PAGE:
In federal crimes, such as mail or wire fraud, committed after the Act's enactment, the court must order restitution to each victim in the full amount of each victim's losses, regardless of the defendant's ability to pay. The only exceptions to this requirement occur if

  • The court makes a finding that the number of identifiable victims is too large, making restitution impracticable, or
  • Determining complex issues of fact related to victims' losses would complicate or prolong the sentencing process to a degree that it outweighs the need to provide restitution.

2.Determining Restitution Awards

Most fraud cases meet the requirements for mandatory restitution. Moreover, under the MVRA, very little of a criminal defendant's property is exempt from seizure for restitution. However, the following types of property are exempted:

  • Wearing apparel and school books
  • Fuel, provisions, furniture, and personal effects up to $1,650
  • Books and tools of a trade, business, or profession up to $1,100
  • Unemployment benefits
  • Undelivered mail
  • Certain annuity and pension payments
  • Workers' compensation
  • Judgments for support of minor children
  • Certain service-connected disability payments
  • Stipends earned under the Federal Job Training Partnership Act

3.Determining Victims' Losses

Losses for which courts can order restitution ordinarily include these:

  • Money lost directly in the fraudulent act
  • Expenses for travel to and from court proceedings (except where expenses were reimbursed by the government)
  • Child care
  • Lost wages
  • Payments for medical or mental health treatment for conditions caused by the crime

Victims of fraud crimes often incur additional expenses, outside of those listed above. However, the court is restricted in the types of losses it can include in restitution orders. Financial losses that usually cannot be included in the restitution order include these:

  • State or federal taxes, including interest, penalties, or fines
  • Unpaid or promised interest
  • Expenses for private legal representation
  • Fees for tax advisors, accountants, or other professionals

4.Delaying Final Orders of Restitution

In rare instances, an identified victim can request that the Assistant U.S. Attorney or U.S. Probation Office inform the court that all of his or her losses cannot be verified within 10 days of sentencing and request that the issuance of the final order of restitution be delayed. However, victim/witness coordinators should not provide victims with this option routinely, as its application can affect the appeals process and delay the start of the sentence. Victim/witness coordinators should consult, and receive approval from, the Assistant U.S. Attorney before they notify victims of this option. Victims should be advised that courts grants these delays only in the most extreme cases.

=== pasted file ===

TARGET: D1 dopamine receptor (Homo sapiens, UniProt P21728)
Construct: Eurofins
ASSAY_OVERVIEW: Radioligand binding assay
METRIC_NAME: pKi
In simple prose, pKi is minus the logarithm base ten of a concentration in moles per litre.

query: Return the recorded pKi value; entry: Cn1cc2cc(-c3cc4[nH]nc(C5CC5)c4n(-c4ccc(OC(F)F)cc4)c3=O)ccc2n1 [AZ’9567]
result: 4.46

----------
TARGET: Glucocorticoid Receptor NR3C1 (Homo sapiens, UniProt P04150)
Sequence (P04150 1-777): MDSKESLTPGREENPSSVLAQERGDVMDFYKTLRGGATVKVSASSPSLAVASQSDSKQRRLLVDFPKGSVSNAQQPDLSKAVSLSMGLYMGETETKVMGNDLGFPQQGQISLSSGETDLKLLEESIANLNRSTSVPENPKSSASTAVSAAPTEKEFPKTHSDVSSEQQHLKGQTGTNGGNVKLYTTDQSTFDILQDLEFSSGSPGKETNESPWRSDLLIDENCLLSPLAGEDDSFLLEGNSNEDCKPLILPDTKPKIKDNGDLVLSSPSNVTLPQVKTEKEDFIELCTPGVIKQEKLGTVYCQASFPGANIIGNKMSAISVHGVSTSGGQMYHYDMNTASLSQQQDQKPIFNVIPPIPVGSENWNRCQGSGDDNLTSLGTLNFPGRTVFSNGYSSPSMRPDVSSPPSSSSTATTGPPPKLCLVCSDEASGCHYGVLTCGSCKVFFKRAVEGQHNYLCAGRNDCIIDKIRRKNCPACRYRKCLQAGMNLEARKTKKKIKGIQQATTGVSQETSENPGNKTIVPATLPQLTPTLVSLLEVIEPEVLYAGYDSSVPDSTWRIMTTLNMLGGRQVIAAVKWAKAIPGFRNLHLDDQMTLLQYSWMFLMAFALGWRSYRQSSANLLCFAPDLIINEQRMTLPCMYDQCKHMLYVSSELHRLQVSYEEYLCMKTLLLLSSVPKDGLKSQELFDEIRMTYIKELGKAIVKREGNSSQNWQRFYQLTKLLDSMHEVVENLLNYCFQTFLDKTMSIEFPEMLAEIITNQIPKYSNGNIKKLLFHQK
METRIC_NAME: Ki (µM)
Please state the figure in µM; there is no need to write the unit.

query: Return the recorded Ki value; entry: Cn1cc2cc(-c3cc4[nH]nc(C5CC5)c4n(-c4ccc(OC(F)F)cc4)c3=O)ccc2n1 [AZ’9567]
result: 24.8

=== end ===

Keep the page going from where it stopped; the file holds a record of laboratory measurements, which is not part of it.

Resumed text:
5.Amending Orders of Restitution

Some losses may become known well after sentencing. Identified victims can petition the court for an amended restitution order within 60 days of learning of additional, qualified financial losses. An amended restitution order may be granted only upon a showing of good cause for failing to include the losses in the victims' initial claim for restitution. Victims should be advised to contact an attorney, the probation officer, Assistant U.S. Attorney, or victim/witness coordinator to learn of the procedures necessary to file such a petition. Victim/witness coordinators should first contact the Financial Litigation Unit, EOUSA, or other appropriate agency before advising a victim about requesting an amendment. For example, in cases where provisions under newly enacted laws affect the standing restitution order, victim/witness coordinators should advise victims to seek private counsel before proceeding with a request for amendment.

6.Collecting Information on Victims' Financial Losses

Upon the request of a probation officer, but no later than 60 days from the date initially set for sentencing, attorneys for the government (most often Assistant U.S. Attorneys) provide probation officers with a list of victims' financial losses. These losses are included in probation officers' pre-sentence investigative reports, which are presented to the court for review prior to sentencing. A pre-sentence investigative report provides the court with information about a defendant's personal, educational, and criminal background, as well as specific information about the current crime, including the physical, emotional, and financial impact on the victim.